ARLINGTON HEIGHTS, Ill., June 1, 2015 - An increase in the number of weight loss surgeries in the U.S. is beginning to have a ripple effect in plastic surgery, according to new data released today by the American Society of Plastic Surgeons (ASPS). Procedures specifically associated with massive weight loss, including tummy tucks, thigh lifts, breast lifts and upper arm lifts, grew at their fastest rate in four years in 2014, according to the report. That follows a similar increase in the growth of weight loss surgeries.
"We think there is a correlation between the two types of procedures, and we expect that trend to continue," said ASPS President Scot Glasberg, MD, and private-practice plastic surgeon based in Manhattan, New York. "Post-massive weight loss patients are the number one growth area I have seen in my practice, and I'm sure that's the case in many doctor's offices across the country."
In 2013, 179,000 Americans underwent weight loss surgery, averaging nearly 500 procedures every day. According to the American Society of Metabolic and Bariatric Surgery, it's the most since 2009 and the third highest number on record. Since then, plastic surgeries related to weight loss are up across the board, as well.
Thigh lifts and upper arm lifts had their biggest single-year increase in five years in 2014, both up nine percent. Tummy tucks inched up four percent and breast lift procedures posted a ten percent increase, the largest single-year gain since 2009, when the ASPS began tracking procedures performed specifically on massive weight loss patients.
"You can't attribute that to anything other than the fact that there are more massive weight loss patients out there looking to take care of the problems that they now have after their weight loss surgery," said Dr. Glasberg. "On the one hand they are thrilled to have lost so much weight, but they are trading one dilemma for another."
Those who experience massive weight loss are often left with excessive amounts of sagging skin, particularly in the thighs, under the arms, around the abdomen and in the breasts. The excess skin can not only be unsightly and uncomfortable, in many cases it can be painful.
"It was hard for me to exercise. I couldn't do aerobics or even run because the excess skin was so bad, and no amount of compression would change that," said Jan O'Daniel of Pickerington, Ohio. Six years ago O'Daniel underwent bariatric surgery and dropped more than 130 pounds, but no matter how much weight she lost, she still didn't like what she saw. "I carried a lot of weight in my abdomen and felt like my stomach was just as big. Even though I knew it wasn't, even though I knew my clothing size had gone down six sizes, I still focused on my belly and it absolutely drove me nuts."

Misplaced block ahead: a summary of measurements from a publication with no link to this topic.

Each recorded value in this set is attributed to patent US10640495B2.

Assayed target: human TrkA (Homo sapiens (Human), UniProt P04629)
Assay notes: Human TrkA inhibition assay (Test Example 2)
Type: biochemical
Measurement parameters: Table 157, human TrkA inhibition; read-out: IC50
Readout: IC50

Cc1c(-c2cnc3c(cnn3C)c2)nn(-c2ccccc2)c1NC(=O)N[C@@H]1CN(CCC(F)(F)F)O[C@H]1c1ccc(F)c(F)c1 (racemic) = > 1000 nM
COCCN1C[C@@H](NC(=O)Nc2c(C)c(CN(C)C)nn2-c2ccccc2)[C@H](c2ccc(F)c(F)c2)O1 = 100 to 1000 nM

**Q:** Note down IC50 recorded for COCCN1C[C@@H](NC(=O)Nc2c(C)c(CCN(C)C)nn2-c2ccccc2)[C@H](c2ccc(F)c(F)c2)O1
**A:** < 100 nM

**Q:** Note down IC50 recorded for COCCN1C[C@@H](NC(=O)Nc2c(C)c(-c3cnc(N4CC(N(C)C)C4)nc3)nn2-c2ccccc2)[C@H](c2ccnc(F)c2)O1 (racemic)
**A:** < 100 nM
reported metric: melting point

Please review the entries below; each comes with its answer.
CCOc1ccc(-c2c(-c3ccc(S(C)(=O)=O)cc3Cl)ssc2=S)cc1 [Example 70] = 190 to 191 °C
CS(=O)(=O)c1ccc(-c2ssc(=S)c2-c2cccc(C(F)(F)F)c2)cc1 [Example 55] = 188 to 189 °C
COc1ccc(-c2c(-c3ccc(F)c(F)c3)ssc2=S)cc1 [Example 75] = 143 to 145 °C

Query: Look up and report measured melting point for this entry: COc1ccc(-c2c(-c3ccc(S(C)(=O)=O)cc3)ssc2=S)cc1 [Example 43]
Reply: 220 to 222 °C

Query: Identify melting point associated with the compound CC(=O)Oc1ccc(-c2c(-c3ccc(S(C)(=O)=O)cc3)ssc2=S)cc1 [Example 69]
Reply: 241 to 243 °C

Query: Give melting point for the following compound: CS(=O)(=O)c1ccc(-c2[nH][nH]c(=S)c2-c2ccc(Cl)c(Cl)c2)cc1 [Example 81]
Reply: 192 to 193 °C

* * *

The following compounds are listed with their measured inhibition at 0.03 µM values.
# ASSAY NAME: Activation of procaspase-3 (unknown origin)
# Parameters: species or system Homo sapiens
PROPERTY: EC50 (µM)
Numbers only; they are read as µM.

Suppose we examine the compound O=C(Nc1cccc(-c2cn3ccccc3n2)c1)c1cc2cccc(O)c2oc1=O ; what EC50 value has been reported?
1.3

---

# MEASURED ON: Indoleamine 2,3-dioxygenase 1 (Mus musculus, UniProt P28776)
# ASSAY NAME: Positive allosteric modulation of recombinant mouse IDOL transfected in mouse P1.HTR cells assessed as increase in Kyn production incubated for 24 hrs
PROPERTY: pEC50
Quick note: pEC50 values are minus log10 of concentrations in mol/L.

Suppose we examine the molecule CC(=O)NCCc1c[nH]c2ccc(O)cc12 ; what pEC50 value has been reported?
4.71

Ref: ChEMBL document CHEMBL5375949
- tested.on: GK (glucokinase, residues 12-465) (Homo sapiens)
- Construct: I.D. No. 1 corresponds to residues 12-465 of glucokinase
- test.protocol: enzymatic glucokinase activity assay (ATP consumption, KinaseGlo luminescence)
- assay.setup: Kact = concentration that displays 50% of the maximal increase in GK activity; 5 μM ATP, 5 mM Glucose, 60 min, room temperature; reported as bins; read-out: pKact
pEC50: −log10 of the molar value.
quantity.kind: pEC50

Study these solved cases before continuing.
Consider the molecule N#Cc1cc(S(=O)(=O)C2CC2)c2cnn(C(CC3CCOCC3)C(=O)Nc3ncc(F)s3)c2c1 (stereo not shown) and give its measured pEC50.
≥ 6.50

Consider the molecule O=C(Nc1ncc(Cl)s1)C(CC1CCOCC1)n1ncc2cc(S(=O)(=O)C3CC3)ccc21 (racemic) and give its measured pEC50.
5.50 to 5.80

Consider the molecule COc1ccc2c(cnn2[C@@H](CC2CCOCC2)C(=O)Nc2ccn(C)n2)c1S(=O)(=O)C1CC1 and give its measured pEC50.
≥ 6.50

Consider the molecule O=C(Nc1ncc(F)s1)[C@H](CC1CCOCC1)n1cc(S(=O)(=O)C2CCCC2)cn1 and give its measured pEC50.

"That's not uncommon," said O'Daniel's plastic surgeon Jason Lichten, MD, of Lancaster, Ohio. "These patients have the tremendous psychological burden of looking into the mirror and seeing all of this extra skin that's hanging off of them, and no matter how much weight they lose, a lot of them still see themselves as heavy because of it."
In 2014, nearly 45,000 patients who experienced massive weight loss also opted to undergo plastic surgery to reshape their bodies. While those numbers represent the biggest single-year increase in nearly a half decade, it's still only a fraction of patients who may benefit from it.
"Going forward, we'd like to be a part of the process from the outset, when patients are first starting to consider weight loss surgery," said Dr. Glasberg. "A lot of times patients think weight loss surgery is the answer to their issues, when in reality it may only be one step in the process."
Dr. Lichten agrees. "If plastic surgeons can get involved with patients earlier, we can not only give them a more realistic idea of what to expect from a physical standpoint, but we can help them devise a plan for any follow up procedures after their weight loss," he said.
That's something O'Daniel wishes she'd done. She was so focused on losing the weight, she didn't realize there could be follow up surgeries. "I didn't realize plastic surgery was an option," she said. "I thought it was out of reach for me from an affordability standpoint, but it wasn't. I'm glad I did it, because it changed my life."
The American Society of Plastic Surgeons (ASPS) is the world's largest organization of board- certified plastic surgeons. Representing more than 7,000 Member Surgeons, the Society is recognized as a leading authority and information source on aesthetic and reconstructive plastic surgery. ASPS comprises more than 94 percent of all board-certified plastic surgeons in the United States. Founded in 1931, the Society represents physicians certified by The American Board of Plastic Surgery or The Royal College of Physicians and Surgeons of Canada. ASPS advances quality care to plastic surgery patients by encouraging high standards of training, ethics, physician practice and research in plastic surgery. You can learn more and visit the American Society of Plastic Surgeons at PlasticSurgery.org or Facebook.com/PlasticSurgeryASPS or Twitter.com/ASPS_News.